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Old 12-30-2005, 09:54 AM
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Default Silly question about theoretical return.

I seem to always have this number bouncing through my head and I would like to either verify it, or debunk it for the sake of education. Forewarning: I'm Canadian, but this shouldn't matter too much. Anyhoo, here's my question:

Is it reasonable to be able to expect a return of 10% per annum on your investments?

Ideally, I would like to think that if I saved up $1 million from my bank-robbing business on the side that I would be able to retire on an income of about $100K/year. I understand that inflation would eat this right up, but that gets to a bit of a deeper problem that I'm not too concerned with at the time.

Any comments?

Pilket
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Old 12-30-2005, 01:48 PM
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Default Re: Silly question about theoretical return.

10% is about the average rate of return in the stock market year in and year out. depends on how you invest it. dont pick a crappy mutual fund.
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Old 12-30-2005, 05:52 PM
Uglyowl Uglyowl is offline
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Default Re: Silly question about theoretical return.

[ QUOTE ]
I seem to always have this number bouncing through my head and I would like to either verify it, or debunk it for the sake of education. Forewarning: I'm Canadian, but this shouldn't matter too much. Anyhoo, here's my question:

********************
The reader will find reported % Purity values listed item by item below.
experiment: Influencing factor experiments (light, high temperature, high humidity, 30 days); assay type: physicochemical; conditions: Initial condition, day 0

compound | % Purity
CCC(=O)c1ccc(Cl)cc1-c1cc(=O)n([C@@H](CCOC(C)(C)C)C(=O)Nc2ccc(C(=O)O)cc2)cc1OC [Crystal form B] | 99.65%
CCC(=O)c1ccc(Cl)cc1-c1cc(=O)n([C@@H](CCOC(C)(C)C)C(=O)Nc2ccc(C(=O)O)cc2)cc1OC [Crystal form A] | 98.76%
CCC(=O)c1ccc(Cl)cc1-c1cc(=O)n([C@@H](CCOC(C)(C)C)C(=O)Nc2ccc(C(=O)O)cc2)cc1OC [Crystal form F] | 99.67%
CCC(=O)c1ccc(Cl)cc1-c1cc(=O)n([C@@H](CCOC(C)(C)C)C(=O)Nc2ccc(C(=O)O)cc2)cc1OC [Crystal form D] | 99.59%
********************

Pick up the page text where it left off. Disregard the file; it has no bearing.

Is it reasonable to be able to expect a return of 10% per annum on your investments?

Ideally, I would like to think that if I saved up $1 million from my bank-robbing business on the side that I would be able to retire on an income of about $100K/year. I understand that inflation would eat this right up, but that gets to a bit of a deeper problem that I'm not too concerned with at the time.

Any comments?

Pilket

[/ QUOTE ]

Using the stock market as an annuity vehicle is suicide! For example you start out with $1M and next year the market drops 20%. You are left with $700,000 after you take your retirement expenses.

The year after it drops another 20% and you now have $460,000 after two years.

This hypothetical is not out of the question. After that your 10% return per year (and $100,000 withdrawal) will further diminish your account.
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